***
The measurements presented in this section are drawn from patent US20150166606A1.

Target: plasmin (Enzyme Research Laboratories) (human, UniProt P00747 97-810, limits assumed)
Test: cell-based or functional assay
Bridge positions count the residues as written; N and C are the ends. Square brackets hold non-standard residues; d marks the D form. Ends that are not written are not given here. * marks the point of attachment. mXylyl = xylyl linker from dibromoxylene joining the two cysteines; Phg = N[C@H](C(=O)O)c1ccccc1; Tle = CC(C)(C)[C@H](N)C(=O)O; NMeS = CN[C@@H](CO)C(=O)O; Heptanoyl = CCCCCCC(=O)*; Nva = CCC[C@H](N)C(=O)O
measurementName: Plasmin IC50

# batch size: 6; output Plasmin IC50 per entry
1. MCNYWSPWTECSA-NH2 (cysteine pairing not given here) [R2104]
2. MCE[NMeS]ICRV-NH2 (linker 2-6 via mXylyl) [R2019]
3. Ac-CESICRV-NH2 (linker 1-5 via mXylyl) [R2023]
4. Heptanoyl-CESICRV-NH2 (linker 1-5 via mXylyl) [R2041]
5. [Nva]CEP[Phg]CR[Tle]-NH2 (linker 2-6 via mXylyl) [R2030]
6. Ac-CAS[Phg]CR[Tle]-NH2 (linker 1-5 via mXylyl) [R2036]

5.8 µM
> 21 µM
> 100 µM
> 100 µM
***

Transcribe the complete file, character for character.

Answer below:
The measurements presented in this section are drawn from patent US20150166606A1.

Target: plasmin (Enzyme Research Laboratories) (human, UniProt P00747 97-810, limits assumed)
Test: cell-based or functional assay
Bridge positions count the residues as written; N and C are the ends. Square brackets hold non-standard residues; d marks the D form. Ends that are not written are not given here. * marks the point of attachment. mXylyl = xylyl linker from dibromoxylene joining the two cysteines; Phg = N[C@H](C(=O)O)c1ccccc1; Tle = CC(C)(C)[C@H](N)C(=O)O; NMeS = CN[C@@H](CO)C(=O)O; Heptanoyl = CCCCCCC(=O)*; Nva = CCC[C@H](N)C(=O)O
measurementName: Plasmin IC50

# batch size: 6; output Plasmin IC50 per entry
1. MCNYWSPWTECSA-NH2 (cysteine pairing not given here) [R2104]
2. MCE[NMeS]ICRV-NH2 (linker 2-6 via mXylyl) [R2019]
3. Ac-CESICRV-NH2 (linker 1-5 via mXylyl) [R2023]
4. Heptanoyl-CESICRV-NH2 (linker 1-5 via mXylyl) [R2041]
5. [Nva]CEP[Phg]CR[Tle]-NH2 (linker 2-6 via mXylyl) [R2030]
6. Ac-CAS[Phg]CR[Tle]-NH2 (linker 1-5 via mXylyl) [R2036]

5.8 µM
> 21 µM
> 100 µM
> 100 µM